Cereal Milk 

For generations bleary eyed people have stared at the bottom of their cereal bowl, eyes still glazed with sleep as they shove bits of cereal and milk in their mouths as if on automaton. Then along comes a genius who has a spark of imagination as her eyes peruse the leftover milk at the bottom of the bowl. "Why don't I bottle this and sell it?" she muses "It will work!" And it did.

One fine day, Momofuku founder David Chang asked Christina Tosi to prepare dessert and just like that the pastry program at Momofuku began. Christina's quirky and playful vision about giving a fun modern twist to childhood flavours earned rave reviews and led to the opening of the Momofuku Milk Bar that has garnered hordes of fans around the world. Cereal Milk is the brainchild of Christina Tosi's playful take on breakfast. Who would've thought that the milk in the bottom of your cereal bowl could taste so luscious once it was tweaked and bottled up in delightful packaging.

Cereal Milk - Process inspired by Momofuku Milk Bar

The Momofuku Milk Bar is one of my favourite cookbooks, mainly because of the quirk factor and the immense creativity that is Christina Tosi. I love a concept that allows adults to become little children and indulge. It is what the world needs. It is what I need! On occasion. You see, feeding my inner child  also unleashes my creativity.

Cereal Milk

One of the first things that is tackled in the Milk Bar cookbook is Cereal Milk. Building on the concept of steeping your favourite cereal in cold milk, the book encourages you to use your favourite cereal. Once you have a bottle of your cereal milk, you can use that milk to make cereal milk ice cream (which I did and enjoyed the strange feeling of having an ice cream that tasted like my leftover cereal milk! A bit fiddly and dragged out to make and I will probably not make it again because I like my ice cream to be simple with 3 to 5 ingredients), cereal milk panna cotta or maybe custard?

Cereal Milk And Happy Lab candy.

Cornflake was my favourite cereal growing up. It was the only cereal that was available in my part of the world till I was in my teens. So, I have very fond memories of crunchy, golden flakes swirling in creamy cold milk. I also remember that cornflakes used to be not commercially packaged and had zero to none sugar. Ah I miss that version of my breakfast! You guessed right! I used cornflakes and the beige coloured milk that resulted from an afternoon's worth of experimentation will now become a regular fixture in my fridge, especially in the warmer months. The candy and beakers are from my gleeful splurging spree at The Happy Lab in Sydney. I felt they went well with the chemical nature of the Momofuku Milk Bar's fantastical creations.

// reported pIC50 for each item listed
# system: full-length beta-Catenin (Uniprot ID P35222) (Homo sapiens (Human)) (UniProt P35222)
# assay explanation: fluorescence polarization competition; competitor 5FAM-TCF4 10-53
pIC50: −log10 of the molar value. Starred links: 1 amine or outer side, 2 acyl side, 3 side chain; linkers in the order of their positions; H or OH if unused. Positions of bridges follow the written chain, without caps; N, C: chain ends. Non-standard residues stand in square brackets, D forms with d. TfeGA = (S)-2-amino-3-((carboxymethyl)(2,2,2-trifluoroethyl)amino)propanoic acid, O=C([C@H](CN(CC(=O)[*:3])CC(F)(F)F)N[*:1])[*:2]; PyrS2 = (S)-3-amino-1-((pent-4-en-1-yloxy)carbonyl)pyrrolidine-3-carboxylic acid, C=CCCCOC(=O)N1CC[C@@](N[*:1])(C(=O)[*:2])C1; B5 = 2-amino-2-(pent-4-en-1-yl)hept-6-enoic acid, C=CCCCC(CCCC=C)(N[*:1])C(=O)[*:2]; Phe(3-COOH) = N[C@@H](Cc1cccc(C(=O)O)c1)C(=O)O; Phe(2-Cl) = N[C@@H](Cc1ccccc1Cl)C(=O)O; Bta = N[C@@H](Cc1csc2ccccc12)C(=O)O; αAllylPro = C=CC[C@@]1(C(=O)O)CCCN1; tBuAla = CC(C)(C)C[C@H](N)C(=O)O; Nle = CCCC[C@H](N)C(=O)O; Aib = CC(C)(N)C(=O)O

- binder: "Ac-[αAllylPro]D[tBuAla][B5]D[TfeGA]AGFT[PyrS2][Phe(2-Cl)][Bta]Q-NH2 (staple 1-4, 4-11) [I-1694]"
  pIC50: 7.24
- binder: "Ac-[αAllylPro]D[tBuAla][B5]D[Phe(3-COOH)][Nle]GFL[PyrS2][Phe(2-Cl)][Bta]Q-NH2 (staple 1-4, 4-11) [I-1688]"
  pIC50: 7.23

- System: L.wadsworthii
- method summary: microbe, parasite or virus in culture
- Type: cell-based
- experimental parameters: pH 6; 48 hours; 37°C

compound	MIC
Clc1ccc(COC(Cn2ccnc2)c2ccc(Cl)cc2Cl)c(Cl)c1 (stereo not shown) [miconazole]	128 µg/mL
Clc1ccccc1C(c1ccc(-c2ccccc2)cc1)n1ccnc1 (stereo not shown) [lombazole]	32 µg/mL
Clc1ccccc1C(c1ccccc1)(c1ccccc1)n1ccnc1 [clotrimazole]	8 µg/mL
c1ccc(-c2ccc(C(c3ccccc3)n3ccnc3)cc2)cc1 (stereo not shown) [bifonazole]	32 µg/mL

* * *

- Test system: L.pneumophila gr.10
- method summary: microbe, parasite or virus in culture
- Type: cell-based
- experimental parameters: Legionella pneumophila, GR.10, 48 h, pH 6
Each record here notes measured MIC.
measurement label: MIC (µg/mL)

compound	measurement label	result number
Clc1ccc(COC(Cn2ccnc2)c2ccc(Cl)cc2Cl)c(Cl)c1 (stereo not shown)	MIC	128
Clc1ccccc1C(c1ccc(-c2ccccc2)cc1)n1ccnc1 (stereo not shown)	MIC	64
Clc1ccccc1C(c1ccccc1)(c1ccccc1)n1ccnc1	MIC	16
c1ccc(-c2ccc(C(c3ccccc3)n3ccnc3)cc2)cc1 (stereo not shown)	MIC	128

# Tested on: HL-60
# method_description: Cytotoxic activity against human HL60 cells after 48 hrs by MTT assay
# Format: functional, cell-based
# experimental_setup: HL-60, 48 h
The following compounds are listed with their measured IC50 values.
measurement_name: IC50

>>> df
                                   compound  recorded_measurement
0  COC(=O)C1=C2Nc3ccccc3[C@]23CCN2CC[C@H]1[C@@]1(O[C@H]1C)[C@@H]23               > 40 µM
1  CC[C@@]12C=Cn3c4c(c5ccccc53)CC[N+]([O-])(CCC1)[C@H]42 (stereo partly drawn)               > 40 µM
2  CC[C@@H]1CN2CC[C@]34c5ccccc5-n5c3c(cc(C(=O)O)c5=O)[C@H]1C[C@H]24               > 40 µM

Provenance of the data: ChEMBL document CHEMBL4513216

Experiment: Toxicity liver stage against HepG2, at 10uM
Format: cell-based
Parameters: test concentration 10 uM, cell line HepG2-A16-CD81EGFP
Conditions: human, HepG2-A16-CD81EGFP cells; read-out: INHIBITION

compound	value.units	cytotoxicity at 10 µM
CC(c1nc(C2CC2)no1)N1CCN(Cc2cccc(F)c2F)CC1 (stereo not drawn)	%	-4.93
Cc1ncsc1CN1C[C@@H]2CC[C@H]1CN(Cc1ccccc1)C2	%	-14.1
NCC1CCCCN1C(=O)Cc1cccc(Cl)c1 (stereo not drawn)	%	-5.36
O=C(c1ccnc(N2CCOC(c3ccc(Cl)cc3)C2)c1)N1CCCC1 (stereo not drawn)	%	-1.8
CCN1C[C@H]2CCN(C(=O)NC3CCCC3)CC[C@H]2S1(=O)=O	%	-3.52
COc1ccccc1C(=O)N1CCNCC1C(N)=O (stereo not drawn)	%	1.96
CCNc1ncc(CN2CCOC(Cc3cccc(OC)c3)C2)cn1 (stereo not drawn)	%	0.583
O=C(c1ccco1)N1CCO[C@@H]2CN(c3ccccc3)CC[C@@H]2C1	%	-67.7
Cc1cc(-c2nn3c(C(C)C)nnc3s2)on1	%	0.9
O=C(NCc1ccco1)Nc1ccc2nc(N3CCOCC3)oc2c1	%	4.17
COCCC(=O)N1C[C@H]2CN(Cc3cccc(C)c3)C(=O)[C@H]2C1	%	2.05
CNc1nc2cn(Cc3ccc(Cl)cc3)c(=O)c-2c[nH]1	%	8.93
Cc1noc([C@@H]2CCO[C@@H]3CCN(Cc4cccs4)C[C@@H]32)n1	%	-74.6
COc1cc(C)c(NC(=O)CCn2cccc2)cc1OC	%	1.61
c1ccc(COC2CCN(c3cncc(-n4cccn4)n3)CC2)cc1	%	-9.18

Cereal Milk






adapted from The Momofuku Milk Bar by Christina Tosi cookbook

A beige coloured milk obtained from steeping cornflakes in cold milk is a delicious morning treat.

Preparation Time - 45 Minutes
Makes - Serves 4



100g (2 and 3/4 cups) cornflakes
900ml (4 cups) cold milk
30g (2 tablespoons) light brown sugar
1g (1/4 teaspoon) salt



Heat oven to 150C (300F). Spread cornflakes on a baking paper lined sheet pan. Bake for 15 minutes until lightly toasted. Remove from oven and cool completely.

Transfer the cooled cornflakes to a large jug. Pour milk onto the cornflakes and stir well. Let steep for 20 minutes.

Strain mixture through a fine sieve mesh, collecting the milk in a bowl. Once the initial milk drains through quickly, use the back of a ladle to gently press the cornflakes to release more milk. Take care to not force the mushy cornflakes through the sieve as this will discolour the milk and leave you with a residue in it.

Whisk brown sugar and salt until fully dissolved. Store in a glass bottle or jug in the fridge for upto 1 week.


My Notes

Try adding a smidgeon of pure vanilla extract in the last step while whisking the milk.

Try experimenting with your favourite low-sugar cereals.

These are great to have in little retro milk glasses for the kids after school or for a retro themed party.

If you want it sweeter, add some more brown sugar.